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Wednesday, 13th of October, BBC2, 14.00

SH Line Producer | 16:26 UK time, Tuesday, 12 October 2010

On today’s programme we look at the emotive and controversial research into potential cures for deafness. We highlight some of the latest developments and ask the crucial questions, is this really what the deaf community wants and could deafness eventually be eradicated?

We follow profoundly Deaf viewer Tomato Lichy as he puts these questions to a leading scientist in the field.


Also on the show, we attend a special awards ceremony at Wolverhampton University, where the Chairman of the British Deaf Association and former See Hear editor Terry Riley, receives his honorary degree for his services to the Deaf community.


If you would like to share your views on the topic of genetic research, or on any issues in today's programme, then please leave us your feedback. We'd really appreciate that.


And, please remember, next week's programme will go out on Thursday, 21st of October at 13.45. We apologize for the short notice, but please be assured that See Hear will be back in it's normal Wednesday slot at 13.00 from the 27th of October onwards.

See you then!




  • Comment number 1.

    I think it is completely fair that there be a research looking for curing hearing loss in the non-deaf community. However, imposing this treatment, like any other treatment, is completely unethical and unfair. What the government is doing, I don't agree with. The legislation has passed with not having the deaf community and their preference in mind, which is completely unjust as they are the majority of the people involved in this kind of issues.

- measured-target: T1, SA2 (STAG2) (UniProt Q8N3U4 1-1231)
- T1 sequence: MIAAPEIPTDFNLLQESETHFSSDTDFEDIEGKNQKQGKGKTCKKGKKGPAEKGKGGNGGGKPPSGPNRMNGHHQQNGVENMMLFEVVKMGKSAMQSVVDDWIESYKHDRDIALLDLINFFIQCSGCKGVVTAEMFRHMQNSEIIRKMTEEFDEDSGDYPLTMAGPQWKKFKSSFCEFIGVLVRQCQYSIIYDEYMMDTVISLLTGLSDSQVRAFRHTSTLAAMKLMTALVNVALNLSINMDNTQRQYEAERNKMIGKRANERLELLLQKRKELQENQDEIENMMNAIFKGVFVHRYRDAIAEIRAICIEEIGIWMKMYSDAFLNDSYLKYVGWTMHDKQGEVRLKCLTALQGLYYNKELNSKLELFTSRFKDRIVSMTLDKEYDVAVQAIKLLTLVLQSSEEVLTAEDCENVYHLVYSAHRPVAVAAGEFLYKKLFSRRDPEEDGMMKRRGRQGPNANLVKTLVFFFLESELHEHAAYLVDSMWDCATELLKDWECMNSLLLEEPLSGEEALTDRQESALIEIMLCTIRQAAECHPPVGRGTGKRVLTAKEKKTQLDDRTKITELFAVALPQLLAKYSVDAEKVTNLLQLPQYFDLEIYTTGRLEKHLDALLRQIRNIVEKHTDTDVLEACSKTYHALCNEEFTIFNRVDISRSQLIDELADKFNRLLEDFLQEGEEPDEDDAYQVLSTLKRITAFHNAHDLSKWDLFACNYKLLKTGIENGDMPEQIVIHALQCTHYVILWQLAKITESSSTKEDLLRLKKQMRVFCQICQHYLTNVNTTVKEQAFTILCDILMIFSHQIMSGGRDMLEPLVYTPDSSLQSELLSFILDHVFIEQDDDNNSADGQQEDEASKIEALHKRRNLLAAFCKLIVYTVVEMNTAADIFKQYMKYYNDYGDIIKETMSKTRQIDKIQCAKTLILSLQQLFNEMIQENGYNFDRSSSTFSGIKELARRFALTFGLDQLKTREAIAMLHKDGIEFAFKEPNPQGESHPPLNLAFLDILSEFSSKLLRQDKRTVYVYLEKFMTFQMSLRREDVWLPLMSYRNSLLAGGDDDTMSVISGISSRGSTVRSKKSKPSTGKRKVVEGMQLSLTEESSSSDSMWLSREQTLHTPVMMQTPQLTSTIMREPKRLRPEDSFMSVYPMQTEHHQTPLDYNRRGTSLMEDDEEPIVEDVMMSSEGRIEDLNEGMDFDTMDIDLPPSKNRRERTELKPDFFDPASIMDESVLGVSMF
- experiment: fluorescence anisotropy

• Comment number 2.

    Any kind of research will be always linked with controversial issues no matter what areas are relating to. However with this research, I am biased though. This research "might" be useful for those who became hard of hearing or deaf later in their life and feel that they are not either part of hearing or deaf community and want to regain their hearing ( personal, work, etc. issues) however government cannot propose a law or legislation without discussing further not to harm to the majority of deaf people. As the researcher mentioned the ethical committee, I think that this committee should be presented at least with one of deaf/HOH representatives to discuss pro and cons in this matter and then propose it to the government.


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